Identify the indicators used to measure global inequalities and access their effectiveness

Development indicators are an effective way of measuring how developed a country is, they can be both qualitative and quantitative. Quantitative measurements include using figures and statistics, for example GNP, Infant Mortality and Literacy. Qualitative indicators are however extremely difficult to measure as they contain no numerical answer, this is particularly the case for political factors.

The main indicator was at one stage ‘mere economics’ mainly due to W. Rostow’s perspective, a model that is now seen to be far too Eurocentric. Since that time the definition of development has become a more multi-dimensional one, and hence the way we measure development has also had to change. Indicators now cover many more factors based on quality of life, including social and political aspects.

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Using this range of indicators to determine a countries development is by means of a multivariate analysis, a more reliable type of analysis that can help produce a development profile for that country. However even the best single indicator cannot be an adequate measure of quality of life in a country, and so we developed composite indices.

A composite index is where a combination of indicators are grouped together to make one more reliable indicator. These include the ‘physical quality of life index’ (PQLI) and the ‘human development index’ (HDI).

The HDI consists of 3 indicators, the PPP (purchasing power parity), educational attainment and life expectancy. All three indicators are given equal weight. Life expectancy is simply a measure of the average amount of years you will live from birth, a straightforward measure of health and safety in a country. Educational attainment is measured from adult literacy rates (a percentage of people who can read and write) and the average number of years of schooling. Finally PPP takes into account what a particular income can buy you in that country itself, making a better/fairer economic comparison between countries.

Based on the 3 indicators for the HDI a country is given a numerical score between 0 and 1. A score of above 0.75 is considered good and the country would be regarded as developed. Whereas below 0.25 would be considered poor and regarded as developing.

The ‘Physical Quality of Life Index’ is also a combination of 3 indicators, this time being life expectancy, literacy rates and infant mortality. Again all 3 indicators have equal weight. Literacy rate is the percentage of people who can read and write. Life expectancy is calculated the same way as in the HDI, and infant mortality is the amount of infants that die before the age of one per 1000 of the population. A country is also given a numerical score for the PQLI, this time between 0 and 100. This is found by calculating the average of all 3 indicators. If the answer is below 77 then the country is developing, whereas if the answer is above 77 then it is regarded as having all the basic requirements for a good standard of living.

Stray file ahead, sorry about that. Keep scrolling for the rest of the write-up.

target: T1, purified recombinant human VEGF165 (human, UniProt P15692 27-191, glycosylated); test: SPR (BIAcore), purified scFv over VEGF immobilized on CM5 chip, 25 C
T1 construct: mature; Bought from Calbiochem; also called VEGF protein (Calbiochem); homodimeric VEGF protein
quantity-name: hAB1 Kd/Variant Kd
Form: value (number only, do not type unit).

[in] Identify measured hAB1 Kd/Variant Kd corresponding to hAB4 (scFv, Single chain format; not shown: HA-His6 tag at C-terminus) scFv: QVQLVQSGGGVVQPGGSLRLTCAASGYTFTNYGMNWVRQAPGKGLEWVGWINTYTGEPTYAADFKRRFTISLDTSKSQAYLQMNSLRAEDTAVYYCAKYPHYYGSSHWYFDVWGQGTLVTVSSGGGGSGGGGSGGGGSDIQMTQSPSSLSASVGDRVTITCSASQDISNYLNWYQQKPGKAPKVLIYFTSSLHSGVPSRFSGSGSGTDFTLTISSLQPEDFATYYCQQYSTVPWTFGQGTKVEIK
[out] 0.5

Although GNP figures are easier to measure and obtain, it is obvious that composite indices give a more reliable all round image of how developed a country is. The use of social and political factors give composite indices more validity, they overcome some of the limitations that can be found from just using GNP. For instance the use of PPP eliminates US dollar exchange rates that would for many countries put them at a disadvantage.

A criticism of the composite indices is that the figures gained from the process do not neatly divide the World into sections. Whereas using GNP allows you to categorise countries under headings such as First World and Third World, the HDI and PQLI give no such pattern. Another criticism of both the GNP and composite indicators is that they contain no measure of human rights or freedom. As described previously this is due to the factor being a qualitative one, and although the UNDP produced a separate Human Freedom Index (HFI) in 1991 it has not done so since.

Possibly the biggest advantage the HDI has over GNP is the ability to spot anomalies, for instance countries that have a better (Canada) or worse (Saudi Arabia) level of well being than might be expected from their GNP. Another upside to this is that the more reliable HDI can identify where poverty is greatest between, or within a country and so can cause debate as to where aid, trade and debt alleviation should actually be concentrated.

There is no doubt in my mind that composite indices are more reliable than GNP as a development indicator, but the index can only be as reliable as the data collected to calculate it. Most LEDC’s have neither the finance nor the organization to carry out comprehensive surveys. Even demographic inconsistencies can develop if a country does not have a complete vital registration system.

There may be many advantages and disadvantages to using the newer composite indices rather than GNP, but it does highlight one major factor, how far we have come since the Rostow model. The use of alternative development factors shows a new way of thinking, a more just and liberal way of measuring development. It is a by-product of the change in meaning of development into a multi-dimensional process.

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